After the New Year, they started being more aggressive in trying to “talk down” the dollar rally. A few more dovish Fed members said that we should wait on raising rates. They tried to lay the perception that the Fed would remain accommodative, but it still didn’t help. The world saw the US end QE, economic headline data (Jobs, Unemployment, and GDP) all look robust and great, which only fed the belief that rate hikes are coming.
In Februarys Yellen testified before the Congress (Humphry Hawkins) and further tried to talk down the dollar. She again stated she would not be raising rates in the next few meetings and it was more data dependent. The market rallied, but it did not stop the dollar rally.
The Fed has managed to keep a lid on bond yields from moving higher and has helped continued to fuel the market rally. What they have failed to do is halt or even slow the rapid dollar rally and that brings their greatest fear ever more closely in which talk of “disinflation” turn to “deflation”.
Shift in Focus
However, perhaps there is a silver lining in the strong dollar rally for Yellen and her Keynesian governors. It is justification, despite the strong job numbers and lowering U3 unemployment rate, to keep rates at zero and remain accommodative. She can now shift focus from jobs and unemployment, which they can wave the victory flag saying they have accomplished ONE of their dual mandates, but now shift focus to INFLATION and “price stability”.
Courtesy of FRED
The Fed has targeted 2 to 2.5% CPI inflation rate, but right now the CPI is declining “disinflation”, which is the exact opposite of what the Fed is trying to accomplish. To get inflation to ramp you need to keep rates low or take them lower, you also need to print MORE money.
Perhaps next week’s FOMC meeting will be the start of this focus shift, we just had a beyond stellar Labor Report (headlines). The Fed can announce “mission accomplish” when it comes to jobs and unemployment. Now they must focus on the “disinflation” pressure that if left unchecked can turn quickly into “DEFLATION”.
All this means is that low interest rates and accommodation are here to stay.
Europe and Japan QE, coupled with the “official end” of our own QE3 is what is driving the dollar higher. What is currently sending sell pressure into the equity and bond markets is the assumption that the Fed is about to raise rates, which ironically also further fuels the dollar rally.
The market doesn’t know what to make of all this. Will borrow rates go up making margin less attractive? Are bond prices to high and yields to low? The market is under pressure, the bond market is in flux, yields seem to want to rally but are hesitant, and all the while the dollar continues to rally. The market needs some focus and certainty from the Fed and this next FOMC meeting could be just the time to start laying the ground work for a shift of focus to justify continue zero rates and accommodation.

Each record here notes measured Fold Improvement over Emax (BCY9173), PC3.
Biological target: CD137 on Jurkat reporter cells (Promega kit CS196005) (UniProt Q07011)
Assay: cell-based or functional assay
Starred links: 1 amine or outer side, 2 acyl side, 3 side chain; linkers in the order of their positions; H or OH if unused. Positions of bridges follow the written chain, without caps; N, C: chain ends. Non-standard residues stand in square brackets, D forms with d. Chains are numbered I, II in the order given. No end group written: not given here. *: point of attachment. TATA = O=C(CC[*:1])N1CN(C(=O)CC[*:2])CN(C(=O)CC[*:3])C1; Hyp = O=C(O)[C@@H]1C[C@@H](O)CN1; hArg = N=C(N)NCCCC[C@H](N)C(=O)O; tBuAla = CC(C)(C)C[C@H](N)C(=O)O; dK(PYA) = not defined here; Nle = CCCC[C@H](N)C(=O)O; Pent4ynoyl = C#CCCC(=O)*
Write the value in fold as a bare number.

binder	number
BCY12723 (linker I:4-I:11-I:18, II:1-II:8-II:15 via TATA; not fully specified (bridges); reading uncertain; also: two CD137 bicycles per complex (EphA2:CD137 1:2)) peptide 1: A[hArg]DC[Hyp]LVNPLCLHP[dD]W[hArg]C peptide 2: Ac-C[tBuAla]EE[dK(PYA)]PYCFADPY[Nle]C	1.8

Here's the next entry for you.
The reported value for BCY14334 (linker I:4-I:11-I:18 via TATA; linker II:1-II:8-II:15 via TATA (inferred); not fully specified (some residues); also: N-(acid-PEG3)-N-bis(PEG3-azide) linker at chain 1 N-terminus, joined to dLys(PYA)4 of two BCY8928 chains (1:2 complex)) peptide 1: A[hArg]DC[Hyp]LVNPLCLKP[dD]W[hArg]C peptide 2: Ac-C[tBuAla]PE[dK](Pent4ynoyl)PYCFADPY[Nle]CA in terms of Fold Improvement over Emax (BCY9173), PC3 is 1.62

Support & Resistance
We again are testing that 17,800 level and we could crack and move lower – but there is nothing new today that would warrant panic selling.
We could see some strength heading into the close, but right now we are under pressure. Look at 4400 as a strong close, with 4350 as the lower bound support. I don’t think the iWatch is going to be a game changer that keeps this market from declining.
SPX 2060 – 2080
This remains the slop range and consolidation until we hear from the FED at the next FOMC (next week). In a short-term panic we could see a pull back to 2040. VIX moving up into the mid to higher teens, which is cautiously pricing in volatility correctly.
The pre-market futures look like we will crack the 1220 range and head to 1200 before we see support. I would watch the 1200 area carefully for support as this is the tell-tale indicator for broad-based order flow.
No Rate Hike!
Again the market is moving in fits and starts not because of earnings or market fundamentals, but rather monetary policy of the Western Central Banks.
Will the Fed raise rates? I don’t think so – even the hint of them raising rates is sending this market lower and the dollar spiking higher. Imagine if they said we are about to raise rates? Where do you think the dollar, bonds, and the market go? It would turn ugly fast.
Not to mention these are born-again Keynesians – they haven’t even begun to inflate yet and that is their mantra.
I suspect we will see a shift in focus from job creation and unemployment, to the concerns about the dollar and disinflation/deflation. Finger pointing to Japan and Europe will soon follow and we will be told they are the cause of our demise – justification for remaining uber dovish to the joy of all.